- Floating Piston Valve. The NASA Spinoff 2023 publication describes the valve developed at NASA Stennis as a “novel approach to low-maintenance, actuator-less valves.” Designed to work with extremely high pressures, the valve uses a piston approach to control system flows, eliminating the need for a conventional actuator. The NASA Stennis valve also does not require the use of valve stems and stem seals, while ensuring consistent seating force regardless of pressures. The innovative valve offers greater reliability and seat life, thus reducing maintenance downtime and costs. In addition to its use in propulsion testing, the valve has applications for power plants, chemical refineries, and pharmaceutical manufacturing.
- Cryogenic Butterfly Cam Valve. According to the NASA Spinoff 2023 book, the unique butterfly valve designed at NASA Stennis provides “no-leak” performance in a broad range of temperatures. The NASA Stennis valve addresses a key disadvantage of current butterfly valves, which require the butterfly disc to establish a tight seal at exactly 90 degrees. Providing additional torque to the valve may cause the disc to rotate beyond 90 degrees, allowing fluid flow. Current butterfly valves also usually fail leakage tests when used with liquid nitrogen, a key cryogenic in propulsion testing. The simple NASA Stennis design remedies these issues by allowing rotation of the valve shaft, enabling the disc to slide until it seals tightly despite temperature changes. The NASA Stennis valve can be used in various aerospace, natural gas, and cryogenic plant systems.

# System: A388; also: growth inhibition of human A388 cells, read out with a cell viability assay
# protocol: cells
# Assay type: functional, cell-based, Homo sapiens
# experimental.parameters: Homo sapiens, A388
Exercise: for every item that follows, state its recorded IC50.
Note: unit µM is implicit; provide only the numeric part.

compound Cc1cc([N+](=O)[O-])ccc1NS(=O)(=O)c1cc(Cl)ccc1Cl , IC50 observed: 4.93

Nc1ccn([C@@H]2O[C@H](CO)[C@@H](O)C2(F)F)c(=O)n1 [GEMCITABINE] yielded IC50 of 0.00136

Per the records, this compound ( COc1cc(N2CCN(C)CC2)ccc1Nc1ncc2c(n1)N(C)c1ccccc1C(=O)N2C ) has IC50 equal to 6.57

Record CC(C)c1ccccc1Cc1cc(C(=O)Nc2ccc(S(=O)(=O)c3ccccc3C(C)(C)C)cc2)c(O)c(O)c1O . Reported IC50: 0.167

“It isn’t just the commercial space industry that can leverage our innovations,” said Daniel Lockney, executive of NASA’s Technology Transfer program. “Practically any industry area can find a NASA technology as a solution to its business needs. Our scientists, researchers, and engineers are constantly creating new materials, software, tools, and more. If it isn’t here now, it soon will be.”
Spinoff is part of the agency’s Technology Transfer program within STMD. The program is charged with finding the widest possible applications for NASA technology through partnerships and licensing agreements with industry, ensuring that NASA’s investments in its missions and research find additional applications that benefit the nation and the world.
Readers also can check out Spinoffs of Tomorrow, a section that highlights 20 NASA technologies available for licensing and commercialization. Some examples include a wind warning system that uses Doppler lidar alerts to protect wind turbine blades, sensors that can boost cameras to see through waves and explore ocean environments like endangered coral reefs, and a robotic exoskeleton that can help rehabilitate arm and shoulder injuries.
Those interested in licensing NASA technology are encouraged to begin their search by browsing the agency’s patent portfolio.
To read or download the digital version of the latest issue of Spinoff, visit:
For information about NASA Stennis Space Center, visit:
S23-014 Spinoff Cutline: NASA’s 2023 Spinoff publication features more than 40 companies using NASA innovations to benefit people around the globe. It also features new technology developed at various agency centers, including NASA’s Stennis Space Center. Credits: NASA